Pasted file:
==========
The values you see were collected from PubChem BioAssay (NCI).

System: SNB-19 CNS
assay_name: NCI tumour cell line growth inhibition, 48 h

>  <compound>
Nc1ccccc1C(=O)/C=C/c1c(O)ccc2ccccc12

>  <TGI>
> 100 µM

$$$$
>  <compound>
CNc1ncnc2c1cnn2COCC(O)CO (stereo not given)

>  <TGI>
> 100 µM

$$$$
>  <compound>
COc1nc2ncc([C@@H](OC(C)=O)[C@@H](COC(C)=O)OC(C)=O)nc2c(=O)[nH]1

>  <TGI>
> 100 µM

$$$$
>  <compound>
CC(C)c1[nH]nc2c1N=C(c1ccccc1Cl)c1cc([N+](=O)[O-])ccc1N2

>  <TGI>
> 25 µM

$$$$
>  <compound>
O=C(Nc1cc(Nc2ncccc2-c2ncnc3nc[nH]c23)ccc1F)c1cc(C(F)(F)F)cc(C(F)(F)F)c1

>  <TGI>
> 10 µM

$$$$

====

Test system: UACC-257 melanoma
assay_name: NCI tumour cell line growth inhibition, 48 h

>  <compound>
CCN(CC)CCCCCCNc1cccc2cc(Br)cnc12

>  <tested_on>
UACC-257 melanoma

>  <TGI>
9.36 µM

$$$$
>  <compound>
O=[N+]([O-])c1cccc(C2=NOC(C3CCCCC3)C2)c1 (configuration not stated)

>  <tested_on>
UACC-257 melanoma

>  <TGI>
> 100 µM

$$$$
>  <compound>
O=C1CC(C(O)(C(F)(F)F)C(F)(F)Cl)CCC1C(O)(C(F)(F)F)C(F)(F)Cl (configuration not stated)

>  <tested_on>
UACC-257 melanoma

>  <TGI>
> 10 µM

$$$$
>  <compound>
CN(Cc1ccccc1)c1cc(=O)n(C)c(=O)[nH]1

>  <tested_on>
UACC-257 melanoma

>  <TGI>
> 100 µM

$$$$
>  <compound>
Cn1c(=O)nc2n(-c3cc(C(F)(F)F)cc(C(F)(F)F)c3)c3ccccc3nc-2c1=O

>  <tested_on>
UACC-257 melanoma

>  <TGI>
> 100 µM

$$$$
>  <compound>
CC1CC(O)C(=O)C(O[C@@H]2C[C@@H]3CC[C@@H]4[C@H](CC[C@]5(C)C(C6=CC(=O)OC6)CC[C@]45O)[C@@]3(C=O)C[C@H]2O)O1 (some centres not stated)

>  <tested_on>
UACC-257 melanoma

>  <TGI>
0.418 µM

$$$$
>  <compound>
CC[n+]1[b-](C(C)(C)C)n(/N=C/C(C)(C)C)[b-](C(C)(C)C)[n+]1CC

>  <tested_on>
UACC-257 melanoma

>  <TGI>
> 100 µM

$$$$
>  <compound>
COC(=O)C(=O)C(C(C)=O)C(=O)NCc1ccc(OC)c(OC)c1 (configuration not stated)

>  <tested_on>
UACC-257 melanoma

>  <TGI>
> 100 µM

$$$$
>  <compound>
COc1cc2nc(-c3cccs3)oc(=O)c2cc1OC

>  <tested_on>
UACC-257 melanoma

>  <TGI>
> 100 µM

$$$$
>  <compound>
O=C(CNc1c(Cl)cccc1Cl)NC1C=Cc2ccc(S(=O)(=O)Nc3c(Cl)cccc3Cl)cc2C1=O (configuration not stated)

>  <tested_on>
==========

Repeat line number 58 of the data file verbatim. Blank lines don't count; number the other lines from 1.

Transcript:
> 100 µM